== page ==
Don’t register for AP classes then complain about the work

The work stacks up for students with AP classes.

Clara Laino

The work stacks up for students with AP classes.

Clara Laino

“Some days I have 6-8 hours of work to do, on top of working a part-time job,” a WO student said. According to our survey, students spend two hours per day working just for their AP classes. 75% of them think that AP classes affect their stress towards school. 

   But are all these feelings really AP classes’ fault?

   I’ve read this article about how students’ mental health is affected by the excessive workload of AP classes. 

   Mental and physical health should be every student’s priority. Each student should put it on top of their considerations, in school, sports, and the rest. 

   In particular, students should carefully measure the effort they are willing and able to put in their studies each semester when building their schedule. 

   The possibility of picking classes is the best thing that American schools allow. Each person can balance the classes they need to take in order to graduate, to reach their personal goals, to deepen the study of the electives they are passionate about, and to choose the level at which they want to study each subject. 

   Especially at West Ottawa, there are many classes and AP classes offered – help by counselors is also available to build a good plan of study. If a student thinks taking one or more AP classes would be too much for them, they don’t have to sign up for it. There are so many other options that WO offers, so it’s not hard to find something that better matches every schedule, need, and effort students are willing and able to put in, so it doesn’t affect the overall workload very much. 

   For all these reasons, blaming AP classes for students’ stress and declining mental health is simply not valid. What about the general pressure over students about getting into a good college? What about the expectations of being involved with extracurricular activities, while bouncing between school, a job on the weekends, family, and having a decent social life?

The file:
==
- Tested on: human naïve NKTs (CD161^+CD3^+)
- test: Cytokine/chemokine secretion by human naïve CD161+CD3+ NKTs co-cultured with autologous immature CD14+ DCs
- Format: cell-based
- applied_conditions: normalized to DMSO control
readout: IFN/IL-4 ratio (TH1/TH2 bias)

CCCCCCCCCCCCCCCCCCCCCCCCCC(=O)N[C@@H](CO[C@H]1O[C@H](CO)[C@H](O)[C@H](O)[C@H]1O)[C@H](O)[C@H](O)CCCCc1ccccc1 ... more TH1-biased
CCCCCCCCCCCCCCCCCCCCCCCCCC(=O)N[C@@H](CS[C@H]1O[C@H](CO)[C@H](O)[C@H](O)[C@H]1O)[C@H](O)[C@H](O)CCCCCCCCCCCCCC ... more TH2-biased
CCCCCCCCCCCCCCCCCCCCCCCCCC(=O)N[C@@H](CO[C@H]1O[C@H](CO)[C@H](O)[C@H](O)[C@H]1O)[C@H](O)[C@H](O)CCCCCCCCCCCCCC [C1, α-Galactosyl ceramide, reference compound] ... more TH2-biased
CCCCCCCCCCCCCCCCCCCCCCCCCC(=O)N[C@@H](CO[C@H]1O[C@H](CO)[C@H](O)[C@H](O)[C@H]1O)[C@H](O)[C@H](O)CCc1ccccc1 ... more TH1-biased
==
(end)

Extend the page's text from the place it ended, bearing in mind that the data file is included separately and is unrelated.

The only arguable case is the one in which students are forced by their parents to pick AP classes. Considering these circumstances though, is it the AP classes or the parents’ fault? 

   AP classes are created to be a challenge for students who feel like they can push themselves more, who have ambitious aims or they just want to try something harder. AP classes are an experience of what a college class is like, but this doesn’t make any less of students who just decide to take regular classes–if we’d reduce AP classes’ workload, they simply would not be AP classes anymore.

   Parents sometimes reflect on their kids’ scholastic career all the achievements they would have loved to reach when younger, the things they wish they had done, or sometimes the same path they took, not letting their kids experience their own personal decisions and mistakes. Certain classes should not be negatively impacted by the lack of good parenting of some parents.

   Students are pressured by all the expectations that crush them, not from the specific workload from one class or another. 

   Students of AP classes are masters of making sure everyone knows what classes they are taking, their GPA, and how sleep-deprived or stressed they are. Not everyone is like this, but most AP students really like to show others how miserable they are because of the outrageous amount of study they have to do for their high-level classes. 

   Again, is this AP classes’ fault or just people who want to show themselves up?

   It is even more fun when they decide to sign up for that class, while people who were forced by their parents have more right (maybe) to complain. 

   In general, even the student with the hardest schedule actually has nothing to complain about. West Ottawa warmly hosts many exchange students every year from all over the world. A quick survey among them is enough to understand how school is more challenging in other countries. 

   All of the exchange students agree that in their home countries, school is harder. In most of these countries, such as Germany, Switzerland, and Italy, seminar does not exist. Therefore, students have to use their free time for homework, spending, on average, at least three hours per day only to get it done. 

   European schools show no understanding for not respecting deadlines: soph. Nina Unternahrer, from Switzerland, said “In Switzerland, if your work is not on time you get a 0. The teacher doesn’t care why or what happened for being late.”

   Regarding AP classes, soph. Franka Terhardt, from Germany, said “AP classes are like normal classes in Germany.”

   However, on average, exchange students at WO, in their countries, take 12.6 classes in a semester, and an average of 17 classes per year.

   In conclusion, we all agree that school can be challenging, everywhere in the world for everybody. It is ok to complain about being tired, and it is understandable to struggle because of school. There’s nothing or no one to blame, nothing to be ashamed of, because school is supposed to be a lesson for life, and life is not always easy. 

   But is the student’s struggle the fault of AP classes? Absolutely not.